History of Tassels – Wrist Flair
History of Tassels

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History of Tassels

Tassel jewelry has clearly been a trend these past few years, but some of you may remember tassels being a popular embellishment you'd see around your house (or your grandma's house;). For example, you'd spot them on lampshades, curtains and pillows. They were usually tied in with some sort of fabric. 

According to marthastewart.com, the tassel has almost always been a symbol of power and prestige. The word for "tassel" originated from "tassau" -- which, translated from Latin, refers to a clasp at the neck of a garment. In the beginning, tassels served as a weaving knot in garments to prevent unraveling. Then, over the course of time, they took on a more powerful significance: They were worn by ancient priests and military officers as talismans that warded off evil spirits. Egyptian pharaoh Tutankhamun was unearthed from his tomb wearing them around his neck.

The French turned the tassel into a trend. Around the 16th century, the Guild of the Passementiers established the art of "passementerie." It took seven years of apprenticeship to be trained in this craft, and a single tassel would cost the equivalent of thousands of dollars to commission, not to mention weeks of labor and valuable materials.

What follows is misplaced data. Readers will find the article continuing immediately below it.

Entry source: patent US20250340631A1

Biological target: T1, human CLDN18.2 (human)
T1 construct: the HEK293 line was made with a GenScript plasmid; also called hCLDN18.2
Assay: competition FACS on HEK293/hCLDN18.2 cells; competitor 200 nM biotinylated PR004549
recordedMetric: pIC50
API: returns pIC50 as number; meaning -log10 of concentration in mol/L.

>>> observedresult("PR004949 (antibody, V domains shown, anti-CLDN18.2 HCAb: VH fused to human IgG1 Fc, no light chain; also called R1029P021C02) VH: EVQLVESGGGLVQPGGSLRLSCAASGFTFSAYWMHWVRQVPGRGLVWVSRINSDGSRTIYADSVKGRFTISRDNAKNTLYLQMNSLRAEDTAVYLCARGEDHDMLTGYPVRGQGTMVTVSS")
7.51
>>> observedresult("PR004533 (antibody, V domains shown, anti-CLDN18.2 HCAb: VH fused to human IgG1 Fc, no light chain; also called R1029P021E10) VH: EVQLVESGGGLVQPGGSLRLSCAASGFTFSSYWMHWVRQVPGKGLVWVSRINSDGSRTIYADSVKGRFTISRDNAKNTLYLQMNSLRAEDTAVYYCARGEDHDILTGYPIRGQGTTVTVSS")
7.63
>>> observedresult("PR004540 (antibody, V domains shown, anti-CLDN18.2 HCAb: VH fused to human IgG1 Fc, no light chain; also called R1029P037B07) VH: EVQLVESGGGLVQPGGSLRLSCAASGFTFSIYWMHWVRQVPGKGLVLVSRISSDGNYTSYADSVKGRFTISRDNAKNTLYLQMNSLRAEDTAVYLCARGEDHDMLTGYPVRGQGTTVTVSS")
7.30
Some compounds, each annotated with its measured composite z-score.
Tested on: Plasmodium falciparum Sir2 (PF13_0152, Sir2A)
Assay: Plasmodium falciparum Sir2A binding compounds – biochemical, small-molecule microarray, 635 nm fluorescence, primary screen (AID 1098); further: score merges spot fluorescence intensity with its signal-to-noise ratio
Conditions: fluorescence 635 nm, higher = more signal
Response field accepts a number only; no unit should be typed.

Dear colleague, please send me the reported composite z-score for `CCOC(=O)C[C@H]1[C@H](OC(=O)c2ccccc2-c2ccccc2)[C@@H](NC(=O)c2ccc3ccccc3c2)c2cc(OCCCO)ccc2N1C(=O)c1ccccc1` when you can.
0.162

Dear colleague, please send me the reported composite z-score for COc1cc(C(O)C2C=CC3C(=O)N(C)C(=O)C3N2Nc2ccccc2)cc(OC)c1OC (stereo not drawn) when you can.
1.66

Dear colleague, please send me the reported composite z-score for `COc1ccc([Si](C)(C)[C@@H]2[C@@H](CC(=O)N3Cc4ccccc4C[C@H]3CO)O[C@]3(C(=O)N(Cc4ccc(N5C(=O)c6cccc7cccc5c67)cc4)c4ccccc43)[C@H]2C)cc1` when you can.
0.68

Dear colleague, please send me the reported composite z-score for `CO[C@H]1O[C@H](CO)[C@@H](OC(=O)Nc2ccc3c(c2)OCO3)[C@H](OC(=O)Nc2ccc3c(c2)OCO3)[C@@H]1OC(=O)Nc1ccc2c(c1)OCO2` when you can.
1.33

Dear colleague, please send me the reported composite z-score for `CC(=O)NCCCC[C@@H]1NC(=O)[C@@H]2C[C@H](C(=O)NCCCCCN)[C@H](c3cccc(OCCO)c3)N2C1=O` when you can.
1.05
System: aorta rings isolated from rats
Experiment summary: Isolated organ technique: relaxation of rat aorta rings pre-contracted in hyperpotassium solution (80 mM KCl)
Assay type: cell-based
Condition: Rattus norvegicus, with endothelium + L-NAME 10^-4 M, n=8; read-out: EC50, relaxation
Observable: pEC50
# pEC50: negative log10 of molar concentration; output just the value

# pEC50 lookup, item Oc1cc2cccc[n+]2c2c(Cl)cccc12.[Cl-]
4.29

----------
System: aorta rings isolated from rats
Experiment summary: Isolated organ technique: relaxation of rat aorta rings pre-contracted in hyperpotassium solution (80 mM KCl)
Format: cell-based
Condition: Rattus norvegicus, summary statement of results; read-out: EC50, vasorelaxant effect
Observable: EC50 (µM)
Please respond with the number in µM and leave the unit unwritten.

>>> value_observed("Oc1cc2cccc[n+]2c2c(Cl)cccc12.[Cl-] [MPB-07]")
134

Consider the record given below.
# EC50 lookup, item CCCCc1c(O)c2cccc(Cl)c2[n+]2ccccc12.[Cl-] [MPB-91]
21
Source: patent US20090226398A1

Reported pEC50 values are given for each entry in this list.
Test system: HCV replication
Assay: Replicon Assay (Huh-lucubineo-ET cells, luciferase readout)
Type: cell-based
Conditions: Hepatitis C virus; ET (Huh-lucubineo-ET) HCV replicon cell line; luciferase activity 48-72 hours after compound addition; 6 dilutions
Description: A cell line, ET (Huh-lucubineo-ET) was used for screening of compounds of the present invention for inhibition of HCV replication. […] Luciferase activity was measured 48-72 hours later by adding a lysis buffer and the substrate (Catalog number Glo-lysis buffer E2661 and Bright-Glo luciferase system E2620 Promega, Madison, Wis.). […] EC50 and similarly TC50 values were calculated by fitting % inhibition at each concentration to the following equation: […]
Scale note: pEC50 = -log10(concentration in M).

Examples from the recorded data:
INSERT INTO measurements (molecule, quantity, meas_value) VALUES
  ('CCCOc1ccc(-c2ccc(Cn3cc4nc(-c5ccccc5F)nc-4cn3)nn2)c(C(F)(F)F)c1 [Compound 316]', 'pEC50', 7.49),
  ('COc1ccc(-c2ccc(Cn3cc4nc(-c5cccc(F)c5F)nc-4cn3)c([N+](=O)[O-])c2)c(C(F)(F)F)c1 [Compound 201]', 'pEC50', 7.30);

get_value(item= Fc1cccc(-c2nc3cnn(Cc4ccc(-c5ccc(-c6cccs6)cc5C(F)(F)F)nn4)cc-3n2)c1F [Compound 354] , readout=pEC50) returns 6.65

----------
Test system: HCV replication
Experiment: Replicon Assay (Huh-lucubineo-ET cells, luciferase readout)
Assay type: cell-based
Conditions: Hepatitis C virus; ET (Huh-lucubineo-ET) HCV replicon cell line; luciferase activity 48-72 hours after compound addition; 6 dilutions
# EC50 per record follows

Nowadays, you see tassels just about everywhere: dangling from necklaces, earrings, key chains and purses. I started using tassels for my long necklaces that don't require a clasp. Often times I use three of my handmade glass beads, a 2 inch leather tassel and a brass chain and sometimes an additional pendant to add more color and style to the necklace. The leather tassels that I use come in various colors with brass caps. I choose glass colors to compliment the color of tassel when putting the necklace together. I've also started a small line of long necklaces for younger girls that feature a 1.5 inch leather tassel. They have three of my glass beads, the tassel and the brass chain, no clasp needed. They are cute, durable and easy to get on and off for a younger girl. 

In addition, I've started using some 2 inch silk tassels to achieve a different look with a different material. You can also find tassels made of ribbon, metal chain and just about any other material you can think of. 

Knowing the rich history of the existence in tassels, I think it's safe to say we're all glad they're not as expensive as they used to be;) I'm also equally happy that most of us who use tassels in jewelry are able to put a modern spin on it and have pieces that fit the trend and make them cute, fun and colorful. 

Thanks for reading! 


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